How to Talk to a Student in Distress
• Alert a colleague of your plan, then talk to the student in private when both of you have time and are not rushed or preoccupied. Give the student your undivided attention. It is possible that just a few minutes of effective listening on your part may be enough to help the student feel comfortable about what to do next. If you find that you are uncomfortable doing so alone, call the Behavior Intervention Team line (505-277-SAFE) to discuss your concerns and plan a strategy.
• Be direct and non-judgmental. Express your concern in behavioral, nonjudgmental terms. Be direct and specific.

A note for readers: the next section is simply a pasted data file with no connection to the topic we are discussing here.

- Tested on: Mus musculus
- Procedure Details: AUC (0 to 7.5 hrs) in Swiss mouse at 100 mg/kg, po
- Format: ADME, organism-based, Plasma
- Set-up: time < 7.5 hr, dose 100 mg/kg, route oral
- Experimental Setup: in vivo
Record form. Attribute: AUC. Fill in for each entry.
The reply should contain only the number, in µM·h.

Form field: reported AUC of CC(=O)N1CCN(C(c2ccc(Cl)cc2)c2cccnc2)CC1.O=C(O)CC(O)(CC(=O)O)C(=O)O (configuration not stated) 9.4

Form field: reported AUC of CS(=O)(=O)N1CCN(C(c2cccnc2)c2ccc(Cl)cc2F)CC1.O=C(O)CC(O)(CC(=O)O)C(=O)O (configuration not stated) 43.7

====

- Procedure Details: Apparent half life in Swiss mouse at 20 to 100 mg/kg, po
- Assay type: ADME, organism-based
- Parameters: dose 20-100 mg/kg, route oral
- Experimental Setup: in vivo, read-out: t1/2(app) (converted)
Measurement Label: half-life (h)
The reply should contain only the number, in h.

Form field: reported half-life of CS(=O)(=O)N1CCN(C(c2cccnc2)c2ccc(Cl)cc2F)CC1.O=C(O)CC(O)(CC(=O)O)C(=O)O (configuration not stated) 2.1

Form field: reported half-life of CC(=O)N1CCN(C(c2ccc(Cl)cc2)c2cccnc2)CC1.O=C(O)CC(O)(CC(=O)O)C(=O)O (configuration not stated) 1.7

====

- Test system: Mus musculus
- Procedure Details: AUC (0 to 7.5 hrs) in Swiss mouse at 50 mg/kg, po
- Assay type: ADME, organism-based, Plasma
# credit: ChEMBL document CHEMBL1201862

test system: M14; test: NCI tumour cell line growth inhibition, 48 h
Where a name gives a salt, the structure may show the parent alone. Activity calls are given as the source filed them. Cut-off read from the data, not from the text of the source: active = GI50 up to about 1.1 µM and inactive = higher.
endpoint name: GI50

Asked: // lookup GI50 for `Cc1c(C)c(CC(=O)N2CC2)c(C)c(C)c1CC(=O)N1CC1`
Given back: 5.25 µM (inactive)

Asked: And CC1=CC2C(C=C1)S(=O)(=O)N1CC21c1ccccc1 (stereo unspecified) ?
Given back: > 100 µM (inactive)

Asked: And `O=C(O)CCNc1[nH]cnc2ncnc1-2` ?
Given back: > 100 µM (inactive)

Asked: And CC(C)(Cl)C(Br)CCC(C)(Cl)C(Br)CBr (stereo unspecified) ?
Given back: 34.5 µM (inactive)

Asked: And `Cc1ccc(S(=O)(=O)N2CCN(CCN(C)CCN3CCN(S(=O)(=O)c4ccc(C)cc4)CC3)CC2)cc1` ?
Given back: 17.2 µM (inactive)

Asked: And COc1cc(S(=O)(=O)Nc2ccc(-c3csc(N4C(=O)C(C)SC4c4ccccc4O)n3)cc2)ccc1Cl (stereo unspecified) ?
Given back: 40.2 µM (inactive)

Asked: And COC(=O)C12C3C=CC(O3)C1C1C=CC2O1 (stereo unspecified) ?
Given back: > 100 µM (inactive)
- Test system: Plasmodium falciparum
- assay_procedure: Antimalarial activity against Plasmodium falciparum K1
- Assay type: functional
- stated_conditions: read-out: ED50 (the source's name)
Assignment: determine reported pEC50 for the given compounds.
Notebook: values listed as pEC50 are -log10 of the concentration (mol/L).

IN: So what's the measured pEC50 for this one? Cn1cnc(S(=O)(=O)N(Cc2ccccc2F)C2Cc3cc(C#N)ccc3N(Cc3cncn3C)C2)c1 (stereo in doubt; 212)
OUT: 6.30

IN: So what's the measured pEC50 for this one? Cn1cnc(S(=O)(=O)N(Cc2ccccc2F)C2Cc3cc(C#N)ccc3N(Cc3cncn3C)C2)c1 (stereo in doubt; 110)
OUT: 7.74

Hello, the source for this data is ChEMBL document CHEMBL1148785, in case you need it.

For example, say something like “I’ve noticed you’ve been absent from class lately, and I’m concerned,” rather than “Why have you missed so much class lately?”
• Listen sensitively. Listen to thoughts and feelings in a sensitive, non-threatening way. Communicate understanding by repeating back the essence of what the student has told you. Try to include both the content and feelings. For example, “It sounds like you’re not accustomed to such a big campus and you’re feeling left out of things.” Remember to let the student talk.
• Refer. Point out that help is available and seeking help is a sign of strength. Several resources are listed in this brochure. Tell the student what you know about the recommended person or service.
• Document and follow-up. Talk to the student the next day to find out if they took action.